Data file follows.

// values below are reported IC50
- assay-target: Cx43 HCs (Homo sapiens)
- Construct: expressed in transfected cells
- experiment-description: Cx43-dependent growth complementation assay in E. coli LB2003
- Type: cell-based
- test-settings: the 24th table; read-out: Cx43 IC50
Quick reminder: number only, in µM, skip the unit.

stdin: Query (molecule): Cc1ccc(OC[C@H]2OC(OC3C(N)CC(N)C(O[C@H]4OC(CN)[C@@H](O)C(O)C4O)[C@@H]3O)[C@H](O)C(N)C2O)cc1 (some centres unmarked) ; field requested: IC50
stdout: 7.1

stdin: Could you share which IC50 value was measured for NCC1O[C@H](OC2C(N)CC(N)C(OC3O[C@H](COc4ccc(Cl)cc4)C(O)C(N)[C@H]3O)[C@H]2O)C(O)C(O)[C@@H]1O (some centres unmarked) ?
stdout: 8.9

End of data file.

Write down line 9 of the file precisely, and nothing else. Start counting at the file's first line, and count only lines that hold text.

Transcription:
stdout: 7.1